Coalition of Labor Union Women

    December Health Feature
    Dec 15, 2016

    Holiday Eating Without Regrets

    (Editor's note: Starting in January of this year, we have been posting each month a column from our women's health ally, HealthyWomen. Each column we feature is written by HealthyWomen and appears on their website that month. The selected column relates back to preferences of respondants to our women's health survey of labor union women (conducted by CLUW) in the fall of 2015.  As we have noted on the top of each posting -- we also have archived each post, which you can find on the top of the homepage under "HealthyWomen."

    Our agreement with HealthyWomen was to run these monthly posts for one year, which means this is the last column we will post -- unless we hear from you that you would like for us to continue these posts. You can email us with this request at:, with this subject line: HealthyWomen).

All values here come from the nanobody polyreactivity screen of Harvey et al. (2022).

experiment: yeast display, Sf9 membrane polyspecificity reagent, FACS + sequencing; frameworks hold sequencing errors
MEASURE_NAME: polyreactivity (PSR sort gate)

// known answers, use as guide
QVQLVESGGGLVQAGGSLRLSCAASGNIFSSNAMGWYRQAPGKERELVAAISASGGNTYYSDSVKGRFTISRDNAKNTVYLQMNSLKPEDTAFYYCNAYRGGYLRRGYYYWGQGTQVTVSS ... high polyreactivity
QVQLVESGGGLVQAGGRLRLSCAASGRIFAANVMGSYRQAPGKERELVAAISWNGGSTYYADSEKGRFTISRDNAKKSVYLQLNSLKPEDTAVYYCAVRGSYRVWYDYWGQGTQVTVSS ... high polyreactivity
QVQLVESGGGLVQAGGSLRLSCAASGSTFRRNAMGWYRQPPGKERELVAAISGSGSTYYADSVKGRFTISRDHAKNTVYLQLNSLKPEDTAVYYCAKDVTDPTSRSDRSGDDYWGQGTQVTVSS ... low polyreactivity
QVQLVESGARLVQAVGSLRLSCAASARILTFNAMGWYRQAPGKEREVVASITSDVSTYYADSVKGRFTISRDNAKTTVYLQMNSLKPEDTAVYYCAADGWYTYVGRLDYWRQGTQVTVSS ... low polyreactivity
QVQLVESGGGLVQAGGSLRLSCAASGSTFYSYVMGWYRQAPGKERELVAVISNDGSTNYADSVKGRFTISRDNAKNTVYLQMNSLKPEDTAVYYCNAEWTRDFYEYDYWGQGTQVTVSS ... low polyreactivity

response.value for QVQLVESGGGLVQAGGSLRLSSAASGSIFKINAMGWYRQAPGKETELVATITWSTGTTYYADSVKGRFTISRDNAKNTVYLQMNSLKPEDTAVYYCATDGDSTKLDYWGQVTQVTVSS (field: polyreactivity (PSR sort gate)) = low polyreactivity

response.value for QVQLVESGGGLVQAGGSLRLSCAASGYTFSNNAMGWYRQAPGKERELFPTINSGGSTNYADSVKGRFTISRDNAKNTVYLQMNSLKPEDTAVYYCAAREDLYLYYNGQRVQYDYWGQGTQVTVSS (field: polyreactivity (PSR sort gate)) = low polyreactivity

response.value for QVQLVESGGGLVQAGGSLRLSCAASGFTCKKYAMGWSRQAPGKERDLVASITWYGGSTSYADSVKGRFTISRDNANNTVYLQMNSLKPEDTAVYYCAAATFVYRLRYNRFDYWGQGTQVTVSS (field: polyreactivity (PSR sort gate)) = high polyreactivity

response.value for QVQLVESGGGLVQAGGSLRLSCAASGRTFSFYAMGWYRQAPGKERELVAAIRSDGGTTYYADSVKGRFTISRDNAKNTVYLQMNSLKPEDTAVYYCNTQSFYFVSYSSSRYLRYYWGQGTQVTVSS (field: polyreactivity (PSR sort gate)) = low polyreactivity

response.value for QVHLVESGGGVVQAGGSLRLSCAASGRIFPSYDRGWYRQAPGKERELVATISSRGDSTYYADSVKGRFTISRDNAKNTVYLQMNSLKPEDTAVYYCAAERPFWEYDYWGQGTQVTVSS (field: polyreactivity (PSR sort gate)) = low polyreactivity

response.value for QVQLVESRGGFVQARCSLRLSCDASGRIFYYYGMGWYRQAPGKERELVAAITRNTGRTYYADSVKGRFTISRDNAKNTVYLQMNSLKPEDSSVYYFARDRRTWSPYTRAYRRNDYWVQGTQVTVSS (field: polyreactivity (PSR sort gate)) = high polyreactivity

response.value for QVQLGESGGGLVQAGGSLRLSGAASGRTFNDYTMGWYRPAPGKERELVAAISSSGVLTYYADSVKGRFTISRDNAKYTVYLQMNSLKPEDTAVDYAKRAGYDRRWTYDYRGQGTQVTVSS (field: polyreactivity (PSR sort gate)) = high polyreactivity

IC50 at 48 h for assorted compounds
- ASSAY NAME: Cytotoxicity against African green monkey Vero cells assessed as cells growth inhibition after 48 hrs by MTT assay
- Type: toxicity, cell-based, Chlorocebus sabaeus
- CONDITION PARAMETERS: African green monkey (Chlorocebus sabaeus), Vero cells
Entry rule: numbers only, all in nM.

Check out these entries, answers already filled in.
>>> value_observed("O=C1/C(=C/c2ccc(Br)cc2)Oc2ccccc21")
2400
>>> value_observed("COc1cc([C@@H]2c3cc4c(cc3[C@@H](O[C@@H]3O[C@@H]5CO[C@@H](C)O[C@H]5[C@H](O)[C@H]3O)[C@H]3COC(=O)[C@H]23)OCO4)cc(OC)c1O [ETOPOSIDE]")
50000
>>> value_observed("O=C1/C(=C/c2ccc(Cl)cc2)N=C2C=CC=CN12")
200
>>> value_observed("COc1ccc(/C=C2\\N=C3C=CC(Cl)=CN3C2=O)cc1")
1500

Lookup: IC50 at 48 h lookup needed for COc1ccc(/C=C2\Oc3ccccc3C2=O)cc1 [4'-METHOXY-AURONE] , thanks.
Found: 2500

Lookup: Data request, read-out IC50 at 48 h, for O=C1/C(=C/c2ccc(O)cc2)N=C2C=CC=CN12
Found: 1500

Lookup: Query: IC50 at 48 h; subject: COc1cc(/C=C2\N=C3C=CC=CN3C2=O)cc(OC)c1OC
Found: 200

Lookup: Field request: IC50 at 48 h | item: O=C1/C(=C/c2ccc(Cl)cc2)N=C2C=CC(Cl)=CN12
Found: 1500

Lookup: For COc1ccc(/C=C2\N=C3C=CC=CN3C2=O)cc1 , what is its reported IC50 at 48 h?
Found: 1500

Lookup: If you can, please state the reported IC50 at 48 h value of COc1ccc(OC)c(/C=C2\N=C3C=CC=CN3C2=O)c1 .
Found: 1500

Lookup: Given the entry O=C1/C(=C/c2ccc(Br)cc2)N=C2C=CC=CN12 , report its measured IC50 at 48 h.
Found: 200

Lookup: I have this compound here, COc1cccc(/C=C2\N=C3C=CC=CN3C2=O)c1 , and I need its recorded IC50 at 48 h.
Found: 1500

From rich, golden eggnog to densely moist sweet potato pie, tempting food treats seem to be everywhere during the holiday season. No wonder many of us believe that, at this time of year, loading on lots of extra weight is inevitable.

    Yet the average person gains only about one pound from November to January (those who are overweight gain more). The real problem: weight you add during the holidays tends to remain with you months later, accounting for more than half of annual gain.

    The solution isn't to diet your way through the festive season. "It's important not to feel like you've deprived yourself. But there's a fine line between enjoying and overdoing," says Bethany Thayer, M.S., R.D., a spokesperson for the American Dietetic Association and a dietitian for Health Alliance Plan, the medical insurance arm of Henry Ford Health System, in Detroit.
    Make your strategy simply to hold your weight steady. You can achieve that goal with help from your senses of taste, feel and smell.  Read more here.

    November Health Feature
    Nov 21, 2016

    American Diabetes Month

    Diabetes: What You Need to Know